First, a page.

30. Intermediate FactorsWork Attitudes:Job Satisfaction, Continuance Commitment, and Affective Commitment Commitment: • Commitment as a three component structure (Meyer & Allen, 1991. 1997):  Affective Commitment (AC)  Normative Commitment (NC)  Continuance Commitment (CC) • Commitment is assumed to affect actual turnover behaviors through its effects on behavioral intentions (e.g., Sjoberg & Sverke, 2000). • Commitment predicts turnover (-.23) better than does overall satisfaction (-.19). The predictive power of commitment is even larger for military samples (-.28) (Griffeth, Hom & Gaertner, 2000).

  31. Intermediate FactorsWork Attitudes: Job Satisfaction, Continuance Commitment, and Affective Commitment Relationship between Satisfaction and Commitment • Lack of clear causal relationship between satisfaction and commitment in relation to employee withdrawal. • Some studies suggest that satisfaction is a precursor of organizational commitment and that commitment mediates the relationship between satisfaction and turnover intentions (e.g., Heffner & Gade, 2003; Williams & Hazer, 1986). • The relationship between commitment and satisfaction seems much more complicated than a simple unidirectional relationship. • A cyclical relationship has been suggested by the Farkas and Tetrick (1989) study.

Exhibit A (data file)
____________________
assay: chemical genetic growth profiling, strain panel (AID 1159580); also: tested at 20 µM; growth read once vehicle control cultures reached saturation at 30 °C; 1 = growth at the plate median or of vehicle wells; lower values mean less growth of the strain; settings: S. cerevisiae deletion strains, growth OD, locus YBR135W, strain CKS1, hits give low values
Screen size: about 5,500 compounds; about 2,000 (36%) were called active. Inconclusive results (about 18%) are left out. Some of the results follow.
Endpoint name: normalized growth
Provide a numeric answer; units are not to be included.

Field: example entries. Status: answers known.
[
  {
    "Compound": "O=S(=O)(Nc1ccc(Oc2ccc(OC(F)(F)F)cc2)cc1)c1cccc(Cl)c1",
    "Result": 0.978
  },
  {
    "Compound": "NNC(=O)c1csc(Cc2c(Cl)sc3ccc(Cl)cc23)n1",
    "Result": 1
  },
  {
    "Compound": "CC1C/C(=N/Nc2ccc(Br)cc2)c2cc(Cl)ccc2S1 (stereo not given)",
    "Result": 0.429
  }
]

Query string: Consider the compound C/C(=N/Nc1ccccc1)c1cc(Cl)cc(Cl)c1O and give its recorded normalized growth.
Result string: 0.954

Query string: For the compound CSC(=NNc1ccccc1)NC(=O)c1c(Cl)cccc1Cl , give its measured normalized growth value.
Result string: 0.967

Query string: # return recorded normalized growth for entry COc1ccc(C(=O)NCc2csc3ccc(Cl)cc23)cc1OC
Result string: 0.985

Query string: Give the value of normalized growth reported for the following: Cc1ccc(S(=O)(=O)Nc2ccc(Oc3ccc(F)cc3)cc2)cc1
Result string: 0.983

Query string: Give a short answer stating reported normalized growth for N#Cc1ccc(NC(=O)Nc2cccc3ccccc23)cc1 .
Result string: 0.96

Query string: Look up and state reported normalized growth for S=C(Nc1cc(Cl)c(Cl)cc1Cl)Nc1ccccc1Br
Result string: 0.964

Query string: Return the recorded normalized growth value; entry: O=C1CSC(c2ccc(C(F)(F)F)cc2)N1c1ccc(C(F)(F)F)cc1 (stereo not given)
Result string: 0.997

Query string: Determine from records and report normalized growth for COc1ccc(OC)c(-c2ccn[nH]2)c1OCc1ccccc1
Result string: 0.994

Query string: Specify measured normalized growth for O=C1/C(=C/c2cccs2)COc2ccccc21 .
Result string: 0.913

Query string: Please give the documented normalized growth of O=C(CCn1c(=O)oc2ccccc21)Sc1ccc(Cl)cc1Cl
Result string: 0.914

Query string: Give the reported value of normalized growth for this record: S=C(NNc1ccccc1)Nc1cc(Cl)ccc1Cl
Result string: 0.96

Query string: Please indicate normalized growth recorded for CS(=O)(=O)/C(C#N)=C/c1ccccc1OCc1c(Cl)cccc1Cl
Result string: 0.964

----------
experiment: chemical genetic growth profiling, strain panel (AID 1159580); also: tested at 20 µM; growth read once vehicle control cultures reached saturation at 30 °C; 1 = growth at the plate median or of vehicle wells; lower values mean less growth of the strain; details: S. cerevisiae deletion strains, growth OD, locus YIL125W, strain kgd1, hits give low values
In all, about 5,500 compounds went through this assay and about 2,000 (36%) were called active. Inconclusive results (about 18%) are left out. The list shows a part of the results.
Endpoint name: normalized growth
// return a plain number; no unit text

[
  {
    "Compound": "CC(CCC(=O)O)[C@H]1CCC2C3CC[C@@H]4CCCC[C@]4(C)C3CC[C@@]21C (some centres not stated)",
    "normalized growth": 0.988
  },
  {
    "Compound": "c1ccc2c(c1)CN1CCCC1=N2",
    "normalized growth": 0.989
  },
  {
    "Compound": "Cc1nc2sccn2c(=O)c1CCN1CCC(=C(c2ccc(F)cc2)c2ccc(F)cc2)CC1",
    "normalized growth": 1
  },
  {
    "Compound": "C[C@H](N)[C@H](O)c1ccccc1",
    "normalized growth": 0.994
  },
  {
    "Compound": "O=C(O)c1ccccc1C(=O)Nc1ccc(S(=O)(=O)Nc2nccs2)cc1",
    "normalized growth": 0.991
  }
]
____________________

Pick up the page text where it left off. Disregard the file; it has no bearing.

32. Intermediate FactorsWork Attitudes: Job Satisfaction, Continuance Commitment, and Affective Commitment Based on the available evidence it is expected that: • Both AC and CC (AC to a greater extent than CC) and job satisfaction contribute to turnover intentions. • The nature of the relationship between AC and satisfaction is likely to be cyclical in nature. SatisfactionAffective Commitment • CC is expected to be influenced by satisfaction/dissatisfaction with specific, especially, extrinsic aspects of job, such as pay and benefits.